“It seems some young directors think they need to produce very gritty images and subject matter that maybe is not actually that interesting,” says Cao, who believes these films have lacked visual style and creativity. “It seems there has been another mindset since the [artistry] of Farewell My Concubinebut I want to show them a different way of approaching art house films.”

The 43-year-old Yao says the move into producing came at a time in her own career when challenging roles were becoming scarce. She had first emerged in wildly popular TV series like the period-set comedy-drama My Own Swordsman (2006) and the spy thriller Lurk (2009), and found roles in box office hits like the blockbuster Journey to the West: The Demons Strike Back (2017), but says she felt a growing need to explore roles that tapped deeper into the human condition.

“When you’re an actress, probably in China, probably anywhere, when you reach the age of 35 you feel that you are marginalized by the industry,” says Yao. “In the current market, there are fewer female roles that are complicated for actresses — accomplished actresses — in that age group to interpret. Being a filmmaker is more about exploring humanity and the human experience — exploring the psychology of different people — and so I wanted to take a more active role in the creation of projects, in determining and shaping how they develop artistically.”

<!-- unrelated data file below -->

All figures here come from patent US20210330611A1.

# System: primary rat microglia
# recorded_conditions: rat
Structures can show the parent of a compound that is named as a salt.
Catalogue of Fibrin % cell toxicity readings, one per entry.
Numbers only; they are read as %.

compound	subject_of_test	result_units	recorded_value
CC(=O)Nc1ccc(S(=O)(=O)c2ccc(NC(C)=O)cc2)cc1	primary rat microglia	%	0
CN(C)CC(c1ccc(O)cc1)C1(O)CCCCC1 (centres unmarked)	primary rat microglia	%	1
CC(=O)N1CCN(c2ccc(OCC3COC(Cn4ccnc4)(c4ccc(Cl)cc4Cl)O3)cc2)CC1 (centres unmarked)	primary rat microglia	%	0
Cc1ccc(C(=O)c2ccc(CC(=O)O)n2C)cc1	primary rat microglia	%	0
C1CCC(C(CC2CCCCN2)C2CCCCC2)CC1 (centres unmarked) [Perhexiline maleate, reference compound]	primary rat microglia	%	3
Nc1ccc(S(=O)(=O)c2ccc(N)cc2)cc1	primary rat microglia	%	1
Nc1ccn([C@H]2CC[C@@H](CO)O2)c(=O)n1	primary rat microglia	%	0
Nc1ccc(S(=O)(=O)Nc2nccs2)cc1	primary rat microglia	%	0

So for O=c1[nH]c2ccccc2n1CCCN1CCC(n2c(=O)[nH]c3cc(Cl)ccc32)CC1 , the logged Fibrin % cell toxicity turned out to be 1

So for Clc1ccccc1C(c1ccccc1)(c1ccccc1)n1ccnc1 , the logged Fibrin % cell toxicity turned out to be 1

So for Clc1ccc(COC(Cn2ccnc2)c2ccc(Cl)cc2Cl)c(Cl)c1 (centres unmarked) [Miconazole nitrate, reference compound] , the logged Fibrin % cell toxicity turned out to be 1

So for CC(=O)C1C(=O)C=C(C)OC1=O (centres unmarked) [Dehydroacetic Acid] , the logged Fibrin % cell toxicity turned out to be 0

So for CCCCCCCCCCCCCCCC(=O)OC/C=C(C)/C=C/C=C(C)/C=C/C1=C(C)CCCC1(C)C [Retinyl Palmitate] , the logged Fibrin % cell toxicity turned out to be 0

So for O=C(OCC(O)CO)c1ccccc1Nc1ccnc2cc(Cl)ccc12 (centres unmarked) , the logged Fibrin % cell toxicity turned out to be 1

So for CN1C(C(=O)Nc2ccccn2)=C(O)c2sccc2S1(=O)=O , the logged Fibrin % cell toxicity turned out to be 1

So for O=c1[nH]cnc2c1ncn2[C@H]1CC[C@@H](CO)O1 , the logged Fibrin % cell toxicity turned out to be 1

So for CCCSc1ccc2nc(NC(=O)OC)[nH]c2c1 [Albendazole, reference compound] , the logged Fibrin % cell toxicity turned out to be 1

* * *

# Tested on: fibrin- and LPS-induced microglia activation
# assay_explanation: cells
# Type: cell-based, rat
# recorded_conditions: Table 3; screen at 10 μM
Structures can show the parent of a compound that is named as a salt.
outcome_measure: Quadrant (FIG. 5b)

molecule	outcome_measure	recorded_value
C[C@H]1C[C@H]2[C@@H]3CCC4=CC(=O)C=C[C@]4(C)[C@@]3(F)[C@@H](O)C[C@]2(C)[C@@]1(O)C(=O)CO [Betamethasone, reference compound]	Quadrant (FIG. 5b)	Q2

Yao’s role in 2019’s Send Me to the Clouds was an indicator of where she hoped her acting career was headed. She played a middle-aged woman coming to terms with age, sickness and her sexuality, in a film that surprised critics and audiences alike with its measured approach to issues not usually explored in mainstream Chinese cinema. It picked up the best actress award at the Tokyo Film Festival and a Golden Rooster nomination in China and generated praise for the strength of Yao’s performance.

“I will still seek out challenging and interesting female roles because I still love my career as an actress and I’m still extremely interested in personality studies and exploring human psychology,” says Yao. “But a lot of people wrote to me and said Send Me to the Clouds restored their confidence — it actually inspired them. Because of feedback like this, we are confident that although the experiences of audiences overseas are somewhat different than Chinese, some human experiences are the same. So if domestic audiences can connect with these stories, then we have faith that audiences overseas will connect as well.”

For The Cord of Lifethe duo was able to recruit the likes of acclaimed editor Zhang Yifan (Crazy Racer) and sound editor Fu Kang (The Eight Hundred) to work with a first-time director on a film that doesn’t hide its art-house sensibilities — and which the filmmakers knew would be entering a relatively small domestic market for such productions, simply because all involved wanted “an opportunity to express themselves through their skills.”

“Whereas not everyone can be a director, we all want to express ourselves through a project,” says Cao. “And so if the time is right, if everything comes together, they will be interested in working with international filmmakers who feel the same.”